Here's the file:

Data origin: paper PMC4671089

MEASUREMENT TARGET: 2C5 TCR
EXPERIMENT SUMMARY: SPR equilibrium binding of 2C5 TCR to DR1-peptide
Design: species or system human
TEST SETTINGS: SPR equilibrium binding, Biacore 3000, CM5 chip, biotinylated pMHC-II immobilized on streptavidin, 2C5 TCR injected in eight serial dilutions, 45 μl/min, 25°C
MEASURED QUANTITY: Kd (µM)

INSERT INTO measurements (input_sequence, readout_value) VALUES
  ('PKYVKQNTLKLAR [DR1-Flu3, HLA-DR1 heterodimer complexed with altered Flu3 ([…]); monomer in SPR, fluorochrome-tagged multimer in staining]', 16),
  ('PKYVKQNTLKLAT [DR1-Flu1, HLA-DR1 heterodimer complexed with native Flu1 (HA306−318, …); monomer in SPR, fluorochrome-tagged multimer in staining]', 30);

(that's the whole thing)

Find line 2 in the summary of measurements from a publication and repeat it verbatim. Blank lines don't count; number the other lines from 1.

MEASUREMENT TARGET: 2C5 TCR